• I had bottomed-out the action at the saddles, but believed I could squeeze a bit more out of it, so I shimmed the neck by 1 degree, allowing me to take the action a little bit lower

  • Replaced the chrome-plated saddle-blocks with brass blocks (supposedly sonically better, but truthfully, I just like the look)

  • Tinkered with the pickup heights and individual lug-screw heights to balance the tone to taste

  • Swapped out the knobs with similar-looking, but heavier ones that I had in a box of spare parts (which makes the dials feel more weighty).

  • Filed and sanded the edges of the pick-guard to round off some slightly sharp edges - as it a had a slightly rough-cut, non-bevelled edge


Some other points of note

  • It's a chunky, ash-wood body - I like a heavy guitar and this weighs in at 3.8KG. For reference, my Fender Tele and Strat both weigh approximately 3.5KG. This sort of weight isn't for everyone, but I like it! I doubt that every TE-90FLT is this heavy, as guitar weights vary, even more so at the entry-level price-points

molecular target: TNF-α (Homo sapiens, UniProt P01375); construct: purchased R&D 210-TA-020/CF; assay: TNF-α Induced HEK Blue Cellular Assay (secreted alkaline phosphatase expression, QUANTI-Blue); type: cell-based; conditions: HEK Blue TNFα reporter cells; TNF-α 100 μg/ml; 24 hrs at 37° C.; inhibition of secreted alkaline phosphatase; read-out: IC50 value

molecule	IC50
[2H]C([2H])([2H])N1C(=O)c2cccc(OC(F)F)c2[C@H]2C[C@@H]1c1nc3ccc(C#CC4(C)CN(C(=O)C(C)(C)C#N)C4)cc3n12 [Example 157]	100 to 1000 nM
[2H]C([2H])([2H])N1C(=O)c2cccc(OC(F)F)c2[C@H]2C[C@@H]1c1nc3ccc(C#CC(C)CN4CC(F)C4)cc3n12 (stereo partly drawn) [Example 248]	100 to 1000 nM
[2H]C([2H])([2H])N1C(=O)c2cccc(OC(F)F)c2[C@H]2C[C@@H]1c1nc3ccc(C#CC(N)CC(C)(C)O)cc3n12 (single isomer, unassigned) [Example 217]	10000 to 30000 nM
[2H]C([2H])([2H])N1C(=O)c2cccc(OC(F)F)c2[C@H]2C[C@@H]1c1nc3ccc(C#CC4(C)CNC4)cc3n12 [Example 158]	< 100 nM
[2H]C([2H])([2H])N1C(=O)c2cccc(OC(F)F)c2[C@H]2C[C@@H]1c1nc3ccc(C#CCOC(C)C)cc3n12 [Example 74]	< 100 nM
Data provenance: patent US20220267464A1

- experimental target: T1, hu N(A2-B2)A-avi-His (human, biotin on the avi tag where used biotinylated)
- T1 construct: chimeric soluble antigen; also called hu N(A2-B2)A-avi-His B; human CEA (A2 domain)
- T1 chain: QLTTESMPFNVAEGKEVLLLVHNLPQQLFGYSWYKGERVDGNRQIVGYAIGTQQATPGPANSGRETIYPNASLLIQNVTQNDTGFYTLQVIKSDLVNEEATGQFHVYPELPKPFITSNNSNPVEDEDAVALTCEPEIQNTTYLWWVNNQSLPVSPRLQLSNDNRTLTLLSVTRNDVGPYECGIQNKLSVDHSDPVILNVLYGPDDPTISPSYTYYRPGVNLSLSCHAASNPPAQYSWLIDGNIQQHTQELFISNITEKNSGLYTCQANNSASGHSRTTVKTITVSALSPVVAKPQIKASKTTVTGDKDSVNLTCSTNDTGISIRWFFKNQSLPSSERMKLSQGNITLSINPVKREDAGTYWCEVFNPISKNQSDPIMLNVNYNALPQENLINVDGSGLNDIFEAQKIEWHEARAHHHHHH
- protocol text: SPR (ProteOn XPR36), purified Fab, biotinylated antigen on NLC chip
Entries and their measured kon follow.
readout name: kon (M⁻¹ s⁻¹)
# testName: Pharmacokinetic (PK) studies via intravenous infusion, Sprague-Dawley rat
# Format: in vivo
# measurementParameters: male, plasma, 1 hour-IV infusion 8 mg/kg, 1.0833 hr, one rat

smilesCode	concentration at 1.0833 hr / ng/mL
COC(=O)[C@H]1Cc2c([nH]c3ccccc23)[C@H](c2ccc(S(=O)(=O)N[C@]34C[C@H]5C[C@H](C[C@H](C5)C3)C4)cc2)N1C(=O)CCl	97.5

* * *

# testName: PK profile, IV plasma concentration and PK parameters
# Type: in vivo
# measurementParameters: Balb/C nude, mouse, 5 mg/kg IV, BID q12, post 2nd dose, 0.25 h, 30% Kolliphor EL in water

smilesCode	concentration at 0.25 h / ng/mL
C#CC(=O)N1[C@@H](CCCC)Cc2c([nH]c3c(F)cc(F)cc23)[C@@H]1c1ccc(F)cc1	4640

• Translucent paint - I was sceptical from the pictures online, but it looks much better in person, and I like it a lot more than I thought I would.

  • Two piece body? - Whilst it looks like a three-piece body at a glance, upon close inspection, I think it's only a two-piece body (I doubt my Fenders are only two-piece bodies). There's only one visible joint (pictured below). What looks like a joint on the front-face, is actually just a change in grain colour (as it doesn't have a straight edge).

TE-90FLT Body 05

Verdict


TE90-FLT (post-mods)

Upon delivery, what I experienced with this guitar was in line with the online reviews. It was simply much better than its price-point would suggest, and whether you're a beginner, or an experienced player looking for something to add to your collection (and maybe modify, like I have done), this would be a great option.